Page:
Will ‘The Revenant’ bring DiCaprio Oscar gold?
Before I start this review, I should probably declare that I’m a huge Leonardo DiCaprio fan. He’s been my favorite actor for more than two decades now, and I’m pretty sure he can do no wrong when it comes to performance. So, with my bias firmly established, let me tell you a little about The Revenant.
DiCaprio stars as Hugh Glass, an 1820s frontiersman leading a party of fur trappers through the American wilderness. Glass is accompanied by his “half-breed” son, Hawk (Forrest Goodluck) whose Native roots seem to only be an issue for John Fitzgerald (Tom Hardy), a hot-tempered trapper who always proclaims he’s just in this for the money. Things seem to be moving along as best they can with the constant threat of Native Americans or the French, but everything turns upside down when Glass is brutally attacked by a grizzly bear. With his throat slashed, he’s unable to speak, and his companions attempt to transport his mangled body back to the fort, but the extra burden proves too strong for their leader, Captain Henry (Domhnall Gleeson). Faced with a dilemma, he agrees to let Fitzgerald stay behind with the young Jim Bridger (Will Poulter) to make sure Glass gets a proper burial when he undoubtedly succumbs to his wounds. Fitzgerald has other plans, and soon betrays Glass, killing Hawk right in front of his eyes and persuading Bridger to flee the scene. Glass proves to be tougher than anyone had imagined, and he manages to survive alone in the wilderness, fueled by a thirst for revenge.
The thing you’re probably going to hear most about this movie is how brutal it is. From an opening scene involving flying arrows to a dramatic moment when Glass rides a horse right off the side of a cliff, the action in this film isn’t like the explosion-fest sequences in other movies. This is gritty and realistic, sometimes stomach-turningly so. The bear attack is so tense and graphic that I think I held my breath through the whole thing. By the time Glass was cutting open a dead horse so he could sleep inside it Tauntaun-style, I felt nearly as exhausted as the character. Lots of actors suffer for their art, but at times, it was like Alejandro González Iñárritu wanted to give us 156 minutes of beating the shit out of Leonardo DiCaprio.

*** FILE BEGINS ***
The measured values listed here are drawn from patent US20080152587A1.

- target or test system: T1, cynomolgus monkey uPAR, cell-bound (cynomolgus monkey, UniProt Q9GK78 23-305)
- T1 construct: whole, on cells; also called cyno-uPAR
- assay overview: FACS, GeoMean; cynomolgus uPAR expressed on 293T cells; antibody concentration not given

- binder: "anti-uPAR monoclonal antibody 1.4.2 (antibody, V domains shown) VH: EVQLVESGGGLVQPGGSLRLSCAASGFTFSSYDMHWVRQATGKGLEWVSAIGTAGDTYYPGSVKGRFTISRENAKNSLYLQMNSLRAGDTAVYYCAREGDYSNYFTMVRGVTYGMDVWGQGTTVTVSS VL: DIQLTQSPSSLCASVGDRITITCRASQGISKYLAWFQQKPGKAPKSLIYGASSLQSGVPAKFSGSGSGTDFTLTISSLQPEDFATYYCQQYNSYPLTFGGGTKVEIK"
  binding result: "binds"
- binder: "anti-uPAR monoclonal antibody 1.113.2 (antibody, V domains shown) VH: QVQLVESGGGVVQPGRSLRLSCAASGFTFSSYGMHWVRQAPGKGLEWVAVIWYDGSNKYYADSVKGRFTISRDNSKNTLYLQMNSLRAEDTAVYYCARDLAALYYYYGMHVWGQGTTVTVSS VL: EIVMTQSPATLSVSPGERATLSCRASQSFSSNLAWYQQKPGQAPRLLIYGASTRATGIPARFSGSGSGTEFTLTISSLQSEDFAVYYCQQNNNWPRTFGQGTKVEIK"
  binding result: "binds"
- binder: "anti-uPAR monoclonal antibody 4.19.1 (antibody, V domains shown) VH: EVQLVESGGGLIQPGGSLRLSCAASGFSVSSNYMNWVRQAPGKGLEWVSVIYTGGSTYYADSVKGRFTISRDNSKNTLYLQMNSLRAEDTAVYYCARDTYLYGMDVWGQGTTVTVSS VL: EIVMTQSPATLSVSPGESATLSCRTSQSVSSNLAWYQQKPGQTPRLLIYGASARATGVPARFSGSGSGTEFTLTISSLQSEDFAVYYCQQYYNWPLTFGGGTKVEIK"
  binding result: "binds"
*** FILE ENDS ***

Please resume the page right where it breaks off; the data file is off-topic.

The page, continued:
While the film is unquestioningly brutal, it’s also beautiful. I love a good revenge story, and Emmanuel Lubezki’s visuals provide an excellent stage for the plot. The shots of vast, natural landscapes are both serene and overwhelming at the same time, which really makes us feel Glass’s isolation. Films about pioneers “taming” the west are usually far more glossy than this desaturated, dangerous wasteland, and those visuals really add here.
This is not to say that The Revenant is without flaws. The runtime is long, and you feel every one of those 156 minutes, in part because you’re waiting for Glass to get his revenge on Fitzgerald, but also because shots of the moon or a forest seem to go on for a few seconds too long. The camera also lingers on the brutal moments, getting so close that DiCaprio’s breath fogs up the lens several times in what becomes a creative way to keep the audience right there with him during the action. Still, there were a few instances where I felt a bit like Kyle watching The Passion of the Christ on South Park, and I wondered just how brutal things needed to be to get the point across.
And that brings me back to the beginning of this review: my undying admiration for DiCaprio. Dude deserves an Oscar! He’s deserved one for years, to the point where him not winning one has become a meme. He deserved one for Calvin Candie in Django Unchained, he deserved one for Jordan Belfort in The Wolf of Wall Street, and he’s been more than deserving of the honor many, many times throughout his long career. If The Revenant is the film that finally gets him that statue, I’ll be thrilled—hell, there might even be tears—but that doesn’t necessarily mean I believe this is his best film. I went into the theater wanting to love The Revenant, wanting to shout from the rooftops that it was the best movie of the year and that this would absolutely be the one that earned DiCaprio an Oscar, but I’d be lying to myself if I said that was entirely true. It’s a very good film, and both DiCaprio and Hardy give us the goods, but unfortunately, The Revenant is more of a TKO than a straight knock out.